It seems that the concept of so-called “smart beta” ETFs is catching on, as investors embrace the prospect of higher rates of return—even if often for a higher fee than comparable market-cap strategies—in a growing wave of popularity that people like Research Affiliates’ Rob Arnott are riding.
The lineup of funds using so-called fundamental indexes from Arnott’s firm that organize portfolios around factors, including book value, cash flow, sales and dividends, instead of simply weighting a portfolio’s holding around market price, have grown to $100 billion in just 10 years.
Fund sponsors, notably Invesco PowerShares and most recently Charles Schwab, are aggressively marketing funds using Arnott’s indexes. Another ETF firm, WisdomTree Investments, has built its entire brand around a growing lineup of self-indexed fundamental funds that cherry pick securities based on dividends and earnings.
These fundamental strategies stand in contrast to the still prevalent market-cap-weighted strategies that are based on the price of a security—the higher a stock price goes, the bigger its weight in a portfolio.
“Fundamental strategies break the link with price and have historically delivered excess returns relative to market-cap equivalents,” said Tony Davidow, vice president of Alternative Beta and Asset Allocation Strategist at Charles Schwab, last month at the time of the firm's rollout of fundamental ETFs. Schwab’s lineup of six fundamental ETFs has accumulated some $22 million in little more than two weeks since inception.
So, what’s not to like about the idea that smart beta ETFs are, well, smart?
It depends on whom you ask. As Michigan-based Portfolio Solutions’ Rick Ferri would say—tongue in cheek—who would want “dumb-old beta” when you can get the smart, the better, the alternative version of beta that delivers—at least in back-testing—higher rates of return relative to the broad market.
The problem is that beta is just beta, at least according to Nobel-prize winner economist Bill Sharpe, who coined the concept decades ago when he developed the Capital Asset Pricing Model (CAPM) of modern portfolio theory. As Sharpe explains it, beta is simply a portfolio’s sensitivity to movements in the overall market.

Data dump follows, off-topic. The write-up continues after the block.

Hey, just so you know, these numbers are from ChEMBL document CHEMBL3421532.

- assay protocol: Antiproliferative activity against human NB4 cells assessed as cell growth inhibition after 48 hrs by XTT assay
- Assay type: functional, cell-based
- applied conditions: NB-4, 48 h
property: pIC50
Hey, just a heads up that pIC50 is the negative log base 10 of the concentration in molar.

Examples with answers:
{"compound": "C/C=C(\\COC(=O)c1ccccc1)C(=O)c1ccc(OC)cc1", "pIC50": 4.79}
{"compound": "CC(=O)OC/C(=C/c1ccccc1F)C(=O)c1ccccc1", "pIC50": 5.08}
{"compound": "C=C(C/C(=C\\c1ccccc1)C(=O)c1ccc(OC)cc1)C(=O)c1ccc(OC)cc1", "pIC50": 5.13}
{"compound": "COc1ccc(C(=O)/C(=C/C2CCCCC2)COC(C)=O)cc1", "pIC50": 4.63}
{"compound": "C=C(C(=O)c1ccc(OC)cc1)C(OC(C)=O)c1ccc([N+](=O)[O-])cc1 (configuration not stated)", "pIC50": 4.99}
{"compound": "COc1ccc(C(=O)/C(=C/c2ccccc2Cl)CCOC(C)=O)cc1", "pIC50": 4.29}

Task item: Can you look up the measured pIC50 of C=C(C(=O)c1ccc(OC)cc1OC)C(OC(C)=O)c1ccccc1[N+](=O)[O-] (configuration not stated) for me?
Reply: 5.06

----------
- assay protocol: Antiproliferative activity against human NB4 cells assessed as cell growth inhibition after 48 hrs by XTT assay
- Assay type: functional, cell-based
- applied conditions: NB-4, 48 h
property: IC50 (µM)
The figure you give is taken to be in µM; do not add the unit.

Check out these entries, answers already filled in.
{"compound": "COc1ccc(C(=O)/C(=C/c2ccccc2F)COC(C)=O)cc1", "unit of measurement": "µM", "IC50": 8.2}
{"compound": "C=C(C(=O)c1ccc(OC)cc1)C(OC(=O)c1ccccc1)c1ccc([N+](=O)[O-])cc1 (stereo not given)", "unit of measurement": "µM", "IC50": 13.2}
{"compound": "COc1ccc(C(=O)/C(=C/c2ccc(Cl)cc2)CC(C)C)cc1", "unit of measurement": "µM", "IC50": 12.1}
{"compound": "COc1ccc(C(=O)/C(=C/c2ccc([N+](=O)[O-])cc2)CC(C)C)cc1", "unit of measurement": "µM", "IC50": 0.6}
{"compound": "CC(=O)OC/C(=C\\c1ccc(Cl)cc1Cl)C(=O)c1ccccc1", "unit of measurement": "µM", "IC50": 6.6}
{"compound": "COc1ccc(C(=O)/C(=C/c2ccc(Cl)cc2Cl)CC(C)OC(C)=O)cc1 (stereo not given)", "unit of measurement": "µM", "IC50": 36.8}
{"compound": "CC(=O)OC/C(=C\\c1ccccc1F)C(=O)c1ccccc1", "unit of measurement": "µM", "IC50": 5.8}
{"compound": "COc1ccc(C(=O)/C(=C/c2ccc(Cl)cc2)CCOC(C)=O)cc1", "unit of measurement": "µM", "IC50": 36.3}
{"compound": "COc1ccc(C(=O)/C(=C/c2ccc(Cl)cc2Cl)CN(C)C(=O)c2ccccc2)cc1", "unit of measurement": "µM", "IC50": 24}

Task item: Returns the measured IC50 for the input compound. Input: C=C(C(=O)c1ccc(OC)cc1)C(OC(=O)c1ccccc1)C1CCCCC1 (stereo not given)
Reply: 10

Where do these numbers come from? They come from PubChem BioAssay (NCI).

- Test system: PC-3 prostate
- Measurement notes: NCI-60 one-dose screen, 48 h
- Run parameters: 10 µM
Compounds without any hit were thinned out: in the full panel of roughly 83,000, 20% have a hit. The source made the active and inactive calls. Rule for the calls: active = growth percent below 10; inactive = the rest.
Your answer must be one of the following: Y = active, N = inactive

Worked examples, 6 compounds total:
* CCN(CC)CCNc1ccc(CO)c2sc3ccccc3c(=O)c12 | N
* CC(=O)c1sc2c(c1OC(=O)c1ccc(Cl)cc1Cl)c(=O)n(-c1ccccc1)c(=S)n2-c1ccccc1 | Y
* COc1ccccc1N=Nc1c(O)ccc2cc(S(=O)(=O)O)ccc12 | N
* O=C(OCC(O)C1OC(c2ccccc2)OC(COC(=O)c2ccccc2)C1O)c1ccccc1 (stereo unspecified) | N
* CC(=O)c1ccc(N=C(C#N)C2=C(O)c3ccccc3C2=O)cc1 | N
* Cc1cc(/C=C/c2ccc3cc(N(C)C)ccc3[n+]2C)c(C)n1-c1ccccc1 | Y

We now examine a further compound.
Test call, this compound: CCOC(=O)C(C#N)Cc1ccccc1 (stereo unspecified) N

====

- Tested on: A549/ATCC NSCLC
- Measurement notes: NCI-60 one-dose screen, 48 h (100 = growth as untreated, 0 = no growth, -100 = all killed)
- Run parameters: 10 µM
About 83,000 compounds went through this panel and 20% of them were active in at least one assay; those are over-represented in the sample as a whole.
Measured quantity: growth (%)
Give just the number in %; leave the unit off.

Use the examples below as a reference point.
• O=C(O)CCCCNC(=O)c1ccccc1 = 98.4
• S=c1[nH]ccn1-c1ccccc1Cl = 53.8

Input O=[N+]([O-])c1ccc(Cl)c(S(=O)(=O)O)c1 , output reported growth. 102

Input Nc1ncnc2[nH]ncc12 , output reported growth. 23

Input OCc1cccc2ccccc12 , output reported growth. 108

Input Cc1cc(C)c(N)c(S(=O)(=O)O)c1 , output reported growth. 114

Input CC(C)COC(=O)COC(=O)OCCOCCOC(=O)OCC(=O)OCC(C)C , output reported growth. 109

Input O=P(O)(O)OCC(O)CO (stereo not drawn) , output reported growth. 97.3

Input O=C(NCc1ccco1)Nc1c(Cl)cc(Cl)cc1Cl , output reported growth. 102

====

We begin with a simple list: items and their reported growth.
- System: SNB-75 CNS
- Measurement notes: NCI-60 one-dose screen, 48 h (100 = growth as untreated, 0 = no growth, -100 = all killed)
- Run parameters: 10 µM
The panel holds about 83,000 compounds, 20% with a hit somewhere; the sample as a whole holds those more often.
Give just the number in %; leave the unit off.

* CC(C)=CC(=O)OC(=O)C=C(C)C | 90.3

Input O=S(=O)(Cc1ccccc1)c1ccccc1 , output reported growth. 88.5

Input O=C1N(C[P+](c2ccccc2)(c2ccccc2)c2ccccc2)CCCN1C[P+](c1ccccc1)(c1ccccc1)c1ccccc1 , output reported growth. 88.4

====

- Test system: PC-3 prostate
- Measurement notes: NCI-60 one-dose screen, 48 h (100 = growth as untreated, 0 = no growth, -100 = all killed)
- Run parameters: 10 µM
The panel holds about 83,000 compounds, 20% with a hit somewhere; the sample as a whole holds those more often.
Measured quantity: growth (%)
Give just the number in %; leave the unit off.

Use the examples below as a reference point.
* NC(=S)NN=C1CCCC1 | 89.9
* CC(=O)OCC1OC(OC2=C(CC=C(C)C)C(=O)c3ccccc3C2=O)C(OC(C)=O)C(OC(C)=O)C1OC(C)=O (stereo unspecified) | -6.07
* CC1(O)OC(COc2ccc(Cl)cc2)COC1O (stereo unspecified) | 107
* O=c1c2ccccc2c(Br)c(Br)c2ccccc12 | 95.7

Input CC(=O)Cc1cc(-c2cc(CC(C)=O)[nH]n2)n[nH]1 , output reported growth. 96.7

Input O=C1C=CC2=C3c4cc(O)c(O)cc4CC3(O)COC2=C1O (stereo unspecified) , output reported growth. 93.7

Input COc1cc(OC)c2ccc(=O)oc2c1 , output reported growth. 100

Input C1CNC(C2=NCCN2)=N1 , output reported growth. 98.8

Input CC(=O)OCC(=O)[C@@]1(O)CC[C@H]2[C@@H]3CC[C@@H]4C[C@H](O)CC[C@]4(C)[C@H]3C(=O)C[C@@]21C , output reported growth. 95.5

“How do you get smart out of that?” Ferri told IndexUniverse. “It’s neither smart, nor alternative, nor better. It just is.”
“I am perfectly comfortable with Rick’s view,” Arnott said in an interview with IndexUniverse’s Managing Editor Olly Ludwig recently. “My view on this is that it’s all about semantics and definition of the terms.”
As Arnott sees it, purists like Ferri view beta from a CAPM perspective, in which case in order for something to be an index, it necessarily needs to be market-cap-weighted. That, in turn, means that benchmarked funds also have to be cap-weighted market portfolios.
“And for it to be a measure of beta, it has to be based on the cap-weighted market,” Arnott added. “To them this is an active strategy. It’s not beta, it’s not smart beta; it is just a strategy.”
“From my perspective, I think that that’s a narrower definition of ‘index,’ and a narrower definition of ‘beta’ than is common usage in our industry today,” Arnott said. “My own view is that people measure beta of portfolio against stocks, against bonds, against factors; so why not against fundamentals?”
But it’s that broadening of the definition that Ferri is griping about.
Since the Securities and Exchange Commission allowed PowerShares in 2003 to label its strategies—“which is basically highly quantitative active management put into their Intellidex indexes”—as indexing, the waters have been murkier for investors, Ferri said.
“I’m a purist, and to me, indexing means the cap-weighted version of the market,” Ferri said. “That began in the 1970s with John Bogle, and it has been like that for 30 years until it all changed in 2003,” he said.
“What the general investor out there considers indexing isn’t fundamentally weighting securities, or quantitatively selecting stocks,” he added. ”That’s not what the public believes indexing is.”
In fact, it’s not even the definition of indexing the Securities and Exchange Commission itself adopts on its website. In there the SEC defines an index fund as a fund that tracks a cap-weighted index such as the S&P 500 or Russell 3000, Ferri noted.
“We get calls about it all the time from investors wondering whether this is really better indexing,” Ferri said. “It’s not better it’s just taking more risk in your portfolio to get a higher return.”
That risk might not be market risk—beta—but they are often other risks such as tilting a portfolio toward smaller cap stocks, or focusing on value names.
“I don’t have any problems with the way these portfolios are constructed,” Ferri said. “I have a problem with the marketing. These providers are confusing investors.”
“I totally expect to lose this war, and I told Rob as much, but that doesn’t mean I’m not going to fight the fight,” Ferri said.